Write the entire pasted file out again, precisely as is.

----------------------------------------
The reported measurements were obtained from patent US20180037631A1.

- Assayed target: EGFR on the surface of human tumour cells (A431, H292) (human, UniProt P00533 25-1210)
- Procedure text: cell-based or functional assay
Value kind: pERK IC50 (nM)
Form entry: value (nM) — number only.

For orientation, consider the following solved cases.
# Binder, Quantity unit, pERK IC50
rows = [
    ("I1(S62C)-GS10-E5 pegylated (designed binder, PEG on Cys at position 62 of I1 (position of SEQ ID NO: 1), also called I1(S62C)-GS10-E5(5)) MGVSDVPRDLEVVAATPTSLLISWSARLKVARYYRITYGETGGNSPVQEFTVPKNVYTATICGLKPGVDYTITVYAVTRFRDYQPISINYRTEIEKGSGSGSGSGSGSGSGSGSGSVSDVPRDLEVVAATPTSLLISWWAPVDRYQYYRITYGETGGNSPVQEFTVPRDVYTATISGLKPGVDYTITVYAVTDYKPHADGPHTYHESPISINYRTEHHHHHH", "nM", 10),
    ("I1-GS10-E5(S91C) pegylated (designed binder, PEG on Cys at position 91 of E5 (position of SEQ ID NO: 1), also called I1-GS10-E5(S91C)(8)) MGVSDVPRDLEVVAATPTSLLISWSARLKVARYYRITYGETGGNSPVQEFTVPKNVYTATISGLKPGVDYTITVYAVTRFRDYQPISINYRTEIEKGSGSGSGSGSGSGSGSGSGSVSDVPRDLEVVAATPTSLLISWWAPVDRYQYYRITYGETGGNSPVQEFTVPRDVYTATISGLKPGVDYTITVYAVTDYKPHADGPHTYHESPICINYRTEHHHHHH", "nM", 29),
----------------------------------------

The reported measurements were obtained from patent US20180037631A1.

- Assayed target: EGFR on the surface of human tumour cells (A431, H292) (human, UniProt P00533 25-1210)
- Procedure text: cell-based or functional assay
Value kind: pERK IC50 (nM)
Form entry: value (nM) — number only.

For orientation, consider the following solved cases.
# Binder, Quantity unit, pERK IC50
rows = [
    ("I1(S62C)-GS10-E5 pegylated (designed binder, PEG on Cys at position 62 of I1 (position of SEQ ID NO: 1), also called I1(S62C)-GS10-E5(5)) MGVSDVPRDLEVVAATPTSLLISWSARLKVARYYRITYGETGGNSPVQEFTVPKNVYTATICGLKPGVDYTITVYAVTRFRDYQPISINYRTEIEKGSGSGSGSGSGSGSGSGSGSVSDVPRDLEVVAATPTSLLISWWAPVDRYQYYRITYGETGGNSPVQEFTVPRDVYTATISGLKPGVDYTITVYAVTDYKPHADGPHTYHESPISINYRTEHHHHHH", "nM", 10),
    ("I1-GS10-E5(S91C) pegylated (designed binder, PEG on Cys at position 91 of E5 (position of SEQ ID NO: 1), also called I1-GS10-E5(S91C)(8)) MGVSDVPRDLEVVAATPTSLLISWSARLKVARYYRITYGETGGNSPVQEFTVPKNVYTATISGLKPGVDYTITVYAVTRFRDYQPISINYRTEIEKGSGSGSGSGSGSGSGSGSGSVSDVPRDLEVVAATPTSLLISWWAPVDRYQYYRITYGETGGNSPVQEFTVPRDVYTATISGLKPGVDYTITVYAVTDYKPHADGPHTYHESPICINYRTEHHHHHH", "nM", 29),